A general simulator for reaction-based biogeochemical processes

Yilin Fang, Steven B. Yabusaki, Gour Tsyh Yeh

Research output: Contribution to journalArticlepeer-review

11 Scopus citations


As more complex biogeochemical situations are being investigated (e.g., evolving reactivity, passivation of reactive surfaces, dissolution of sorbates), there is a growing need for biogeochemical simulators to flexibly and facilely address new reaction forms and rate laws. This paper presents an approach that accommodates this need to efficiently simulate general biogeochemical processes, while insulating the user from additional code development. The approach allows for the automatic extraction of fundamental reaction stoichiometry and thermodynamics from a standard chemistry database, and the symbolic entry of arbitrarily complex user-specified reaction forms, rate laws, and equilibria. The user-specified equilibria and kinetic rates (i.e., they are not defined in the format of the standardized database) are interpreted by the Maple V (Waterloo Maple) symbolic mathematical software package. FORTRAN 90 code is then generated by Maple for (1) the analytical Jacobian matrix (if preferred over the numerical Jacobian matrix) used in the Newton-Raphson solution procedure, and (2) the residual functions for governing equations, user-specified equilibrium expressions and rate laws. Matrix diagonalization eliminates the need to conceptualize the system of reactions as a tableau, which comprises a list of components, species, the stoichiometric matrix, and the formation equilibrium constant vector that forms the species from components (Morel and Hering, 1993), while identifying a minimum rank set of basis species with enhanced numerical convergence properties. The newly generated code, which is designed to operate in the BIOGEOCHEM biogeochemical simulator, is then compiled and linked into the BIOGEOCHEM executable. With these features, users can avoid recoding the simulator to accept new equilibrium expressions or kinetic rate laws, while still taking full advantage of the stoichiometry and thermodynamics provided by an existing chemical database. Thus, the approach introduces efficiencies in the specification of biogeochemical reaction networks and eliminates opportunities for mistakes in preparing input files and coding errors. Test problems are used to demonstrate the features of the procedure.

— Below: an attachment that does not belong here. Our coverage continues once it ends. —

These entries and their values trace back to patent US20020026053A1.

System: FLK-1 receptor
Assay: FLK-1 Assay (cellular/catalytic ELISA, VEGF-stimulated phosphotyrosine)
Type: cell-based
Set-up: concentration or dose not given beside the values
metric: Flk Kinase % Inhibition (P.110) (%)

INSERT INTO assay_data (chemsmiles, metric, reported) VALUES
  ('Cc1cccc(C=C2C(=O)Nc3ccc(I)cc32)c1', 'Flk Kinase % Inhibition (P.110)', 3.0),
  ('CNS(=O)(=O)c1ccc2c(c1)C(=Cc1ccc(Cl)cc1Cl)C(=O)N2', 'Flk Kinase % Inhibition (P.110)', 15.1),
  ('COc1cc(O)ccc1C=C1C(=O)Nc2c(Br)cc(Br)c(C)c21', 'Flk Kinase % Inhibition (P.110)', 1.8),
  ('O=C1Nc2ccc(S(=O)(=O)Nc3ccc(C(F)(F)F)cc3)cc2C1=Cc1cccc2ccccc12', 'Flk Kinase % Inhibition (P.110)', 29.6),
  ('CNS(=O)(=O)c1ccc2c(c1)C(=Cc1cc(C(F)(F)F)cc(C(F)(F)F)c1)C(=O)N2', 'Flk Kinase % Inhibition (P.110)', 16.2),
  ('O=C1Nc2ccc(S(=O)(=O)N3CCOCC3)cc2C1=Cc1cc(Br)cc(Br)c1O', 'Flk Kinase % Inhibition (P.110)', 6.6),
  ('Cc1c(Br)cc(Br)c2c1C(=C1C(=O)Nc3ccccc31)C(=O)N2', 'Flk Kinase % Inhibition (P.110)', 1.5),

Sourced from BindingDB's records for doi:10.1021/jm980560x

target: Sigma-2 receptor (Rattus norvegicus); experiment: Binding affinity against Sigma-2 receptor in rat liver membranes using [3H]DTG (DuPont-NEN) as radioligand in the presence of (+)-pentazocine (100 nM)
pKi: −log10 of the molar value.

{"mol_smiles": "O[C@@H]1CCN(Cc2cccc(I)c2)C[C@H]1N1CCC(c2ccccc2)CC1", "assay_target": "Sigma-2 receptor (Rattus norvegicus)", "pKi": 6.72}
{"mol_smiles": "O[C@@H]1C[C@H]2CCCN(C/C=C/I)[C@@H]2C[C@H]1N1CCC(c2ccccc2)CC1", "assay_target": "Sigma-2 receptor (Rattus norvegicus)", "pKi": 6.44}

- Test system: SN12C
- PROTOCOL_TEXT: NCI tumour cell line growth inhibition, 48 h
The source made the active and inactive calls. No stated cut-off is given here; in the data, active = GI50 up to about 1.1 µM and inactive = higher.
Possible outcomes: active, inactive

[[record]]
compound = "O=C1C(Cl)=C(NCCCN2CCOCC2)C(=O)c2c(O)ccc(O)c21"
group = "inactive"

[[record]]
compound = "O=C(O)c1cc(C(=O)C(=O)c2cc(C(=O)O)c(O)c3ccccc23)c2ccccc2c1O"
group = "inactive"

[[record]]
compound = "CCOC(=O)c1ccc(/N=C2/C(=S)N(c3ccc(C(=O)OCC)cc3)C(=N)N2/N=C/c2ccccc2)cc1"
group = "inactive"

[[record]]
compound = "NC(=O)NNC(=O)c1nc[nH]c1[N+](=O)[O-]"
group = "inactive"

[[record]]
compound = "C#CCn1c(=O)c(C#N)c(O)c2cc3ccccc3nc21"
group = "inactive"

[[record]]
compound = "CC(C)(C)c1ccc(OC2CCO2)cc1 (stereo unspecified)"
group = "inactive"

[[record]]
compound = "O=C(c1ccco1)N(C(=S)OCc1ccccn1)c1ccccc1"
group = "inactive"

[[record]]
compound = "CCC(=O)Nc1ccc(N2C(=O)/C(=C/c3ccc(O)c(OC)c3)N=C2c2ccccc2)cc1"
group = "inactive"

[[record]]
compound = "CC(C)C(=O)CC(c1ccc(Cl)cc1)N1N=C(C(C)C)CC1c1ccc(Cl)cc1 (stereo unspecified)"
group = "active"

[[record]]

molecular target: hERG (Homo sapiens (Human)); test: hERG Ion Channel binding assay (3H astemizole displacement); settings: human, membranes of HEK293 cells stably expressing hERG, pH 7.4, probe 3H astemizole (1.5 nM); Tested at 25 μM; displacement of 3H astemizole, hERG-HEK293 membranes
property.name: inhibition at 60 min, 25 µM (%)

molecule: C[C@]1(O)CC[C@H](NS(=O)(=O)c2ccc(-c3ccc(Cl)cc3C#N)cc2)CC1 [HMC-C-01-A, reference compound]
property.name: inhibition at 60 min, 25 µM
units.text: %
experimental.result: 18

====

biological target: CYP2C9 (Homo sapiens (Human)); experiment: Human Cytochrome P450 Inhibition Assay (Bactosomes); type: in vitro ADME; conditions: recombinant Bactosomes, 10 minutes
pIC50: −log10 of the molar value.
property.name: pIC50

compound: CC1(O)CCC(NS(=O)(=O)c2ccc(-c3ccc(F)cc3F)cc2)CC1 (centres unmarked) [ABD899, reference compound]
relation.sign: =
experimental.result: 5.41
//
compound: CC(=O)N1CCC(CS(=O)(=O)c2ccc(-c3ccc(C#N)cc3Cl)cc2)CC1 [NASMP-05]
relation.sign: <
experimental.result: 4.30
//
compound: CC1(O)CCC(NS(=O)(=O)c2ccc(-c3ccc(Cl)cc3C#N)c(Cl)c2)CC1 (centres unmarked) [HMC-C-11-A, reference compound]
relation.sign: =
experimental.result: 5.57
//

Original languageEnglish
Pages (from-to)64-72
Number of pages9
JournalComputers and Geosciences
Issue number1
StatePublished - Feb 2006


  • Diagonalization
  • Reaction network
  • Symbolic programming
  • Thermodynamic database


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